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A way to go yet for Modi

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Indian Prime Minister Narendra Modi greets the audience during the launch of a special television channel for farmers in New Delhi, India , 26 May 2015. Modi's government is marking their first year in office. (Photo: AAP)

In Brief

There is no doubt that Modi works hard and drives his government at a similar hectic pace. Midnight oil is burnt regularly in the Prime Minister’s Office, which now resembles an omnipotent and omnipresent command station.


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Under Modi, the economy has improved. Inflation is down and the growth rate is up, though marginally. Foreign reserves are higher, and current account and fiscal deficits have been reined in. A number of investment projects have also been cleared and new ones announced, especially in the public sector.

Some reforms have been undertaken. Modi has overseen transparent auctions of coal mines and telecom spectrum as well as the successful launch of financial inclusion schemes in banking and insurance sectors. He has ended the freeze on defence orders and contracts, and raised the cap for FDI in defence, insurance and railways. There has also been a spate of executive measures for improving the ease of doing business.

Despite these reform measures, there are still dissatisfied and disgruntled voices. Both large business houses and small-medium domestic investors are not investing in new capacities. This is reflected in the fact that the growth rate of commercial bank credit to non-food sectors has plummeted to 3.6 per cent.

FDI has also not increased in any significant manner. Portfolio investors have voted with their feet against the government bringing avoidable volatility and chaos to the equity markets. The real estate sector is reportedly in doldrums. Urban middle classes are not rushing to buy new homes or assorted consumer durables and rural demand seems to have tanked.

Surprisingly, at the end of his first year, Modi finds himself facing disquietude and impatience from the middle, neo-middle and business classes, who a year ago were his star supporters. Negative mutterings even appear within the diaspora, who would rather shower Modi with accolades.

To Modi’s credit, undeterred by current circumstances, he is consciously working towards a plan, which will serve two objectives, First, to ensure electoral success in the upcoming Bihar and Uttar Pradesh elections and second, to get the Indian economy on to a higher, sustainable — and hopefully employment-generating — growth track.

Modi has focused his major reform initiatives, energies and communication skills on schemes designed to benefit the marginalised or those at the bottom of the pyramid. He has rightly surmised that a united opposition, not an easy construct, is counting upon this segment of voters to defeat him by projecting Modi’s government as ‘suit-boot ki sarkar’ — that is, a government for the elite. To pre-empt these charges, Modi has launched a financial inclusion scheme.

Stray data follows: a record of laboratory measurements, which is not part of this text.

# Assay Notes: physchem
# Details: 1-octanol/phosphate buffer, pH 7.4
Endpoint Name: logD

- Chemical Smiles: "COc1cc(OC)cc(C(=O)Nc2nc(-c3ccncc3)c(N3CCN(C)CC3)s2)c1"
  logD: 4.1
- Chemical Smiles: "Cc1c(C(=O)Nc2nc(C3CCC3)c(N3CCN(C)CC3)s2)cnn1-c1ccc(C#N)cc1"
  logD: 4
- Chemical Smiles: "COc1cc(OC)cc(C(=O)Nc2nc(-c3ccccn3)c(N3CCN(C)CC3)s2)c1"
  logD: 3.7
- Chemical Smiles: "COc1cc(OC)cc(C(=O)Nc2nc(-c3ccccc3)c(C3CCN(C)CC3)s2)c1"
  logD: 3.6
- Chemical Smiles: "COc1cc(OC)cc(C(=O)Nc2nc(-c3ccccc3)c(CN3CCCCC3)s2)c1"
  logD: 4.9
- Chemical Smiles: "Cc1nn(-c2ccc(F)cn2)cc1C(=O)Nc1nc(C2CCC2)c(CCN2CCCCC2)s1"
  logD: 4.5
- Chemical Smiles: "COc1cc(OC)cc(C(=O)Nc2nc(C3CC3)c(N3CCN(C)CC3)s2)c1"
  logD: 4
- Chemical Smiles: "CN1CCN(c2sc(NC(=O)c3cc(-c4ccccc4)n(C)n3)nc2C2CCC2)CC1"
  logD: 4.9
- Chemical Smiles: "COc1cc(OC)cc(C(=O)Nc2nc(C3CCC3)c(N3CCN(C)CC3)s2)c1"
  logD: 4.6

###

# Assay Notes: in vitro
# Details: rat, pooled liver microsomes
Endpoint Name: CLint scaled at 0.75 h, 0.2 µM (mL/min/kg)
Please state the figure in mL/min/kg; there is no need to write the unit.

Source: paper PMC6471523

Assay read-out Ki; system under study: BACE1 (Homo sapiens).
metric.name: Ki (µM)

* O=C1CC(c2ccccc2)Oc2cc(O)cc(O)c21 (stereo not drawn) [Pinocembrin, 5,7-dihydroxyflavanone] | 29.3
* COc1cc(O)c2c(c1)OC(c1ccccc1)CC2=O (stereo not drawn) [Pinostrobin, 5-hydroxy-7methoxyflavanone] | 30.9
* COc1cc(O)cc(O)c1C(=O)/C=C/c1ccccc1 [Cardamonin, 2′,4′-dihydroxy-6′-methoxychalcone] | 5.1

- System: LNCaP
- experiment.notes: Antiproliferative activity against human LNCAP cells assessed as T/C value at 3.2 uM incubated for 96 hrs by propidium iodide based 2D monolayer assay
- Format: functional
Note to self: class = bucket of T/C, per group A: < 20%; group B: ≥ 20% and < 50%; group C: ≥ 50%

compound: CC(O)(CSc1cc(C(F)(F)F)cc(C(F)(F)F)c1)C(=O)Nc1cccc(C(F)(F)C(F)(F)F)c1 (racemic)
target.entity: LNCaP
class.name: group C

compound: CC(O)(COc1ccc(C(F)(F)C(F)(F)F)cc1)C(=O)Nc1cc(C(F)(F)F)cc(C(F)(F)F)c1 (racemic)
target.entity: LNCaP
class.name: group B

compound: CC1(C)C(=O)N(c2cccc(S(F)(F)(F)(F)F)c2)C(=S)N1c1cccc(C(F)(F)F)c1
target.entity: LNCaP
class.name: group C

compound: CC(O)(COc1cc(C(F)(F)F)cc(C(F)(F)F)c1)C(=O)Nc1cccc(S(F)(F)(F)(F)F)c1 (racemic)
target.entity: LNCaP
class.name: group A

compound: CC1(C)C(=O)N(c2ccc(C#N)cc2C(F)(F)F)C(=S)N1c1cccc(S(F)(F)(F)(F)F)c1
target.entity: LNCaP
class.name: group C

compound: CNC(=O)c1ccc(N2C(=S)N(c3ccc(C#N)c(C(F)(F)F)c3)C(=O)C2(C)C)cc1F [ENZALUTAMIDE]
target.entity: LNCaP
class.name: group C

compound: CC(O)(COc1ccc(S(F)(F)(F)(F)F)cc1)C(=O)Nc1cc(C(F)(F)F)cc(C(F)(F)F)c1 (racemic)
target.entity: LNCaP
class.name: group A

Modi’s middle-class support base has taken a rather severe mauling since the Aam Aadmi Party’s surprising victory in Delhi. The investor and business community is also increasingly sceptical, especially in light of the hostile stance taken by the tax authorities and virtually zero change in ground realities so far. Modi should not wait too long to start to reverse the negative perceptions in these segments. The best way to achieve this change is by being seen to be focused on a domestic reform agenda rather than being more concerned with, as he appeared to be in 2014, raising India’s image and stature abroad.

Modi has set his own reform timetable in an effort to avoid being a one-term prime minister. But he will have to move quickly to reignite the private investment cycle. To achieve this, Modi must bring a heavy hand down on the truant direct tax department. He will have to connect with investors individually and collectively, and not simply through chambers of commerce as he did in Gujarat. He must also help kick-start private investment by taking the lead and accelerating public sector investment in as many sectors as possible.

Finally, Modi should marshal a much larger resource base of expertise and skills from outside the pool of covenanted government servants. The Japanese practice of creating tripartite advisory committees for important ministries could be successfully replicated in India to good effect. This kind of a collaborative effort, which will truly represent ‘Team India’, is necessary if Indian firms are to successfully compete in global markets.

Rajiv Kumar is a Senior Fellow at the Centre for Policy Research and the Founding Director, Pahle India Foundation.

This article first appeared here in The Financial Express.

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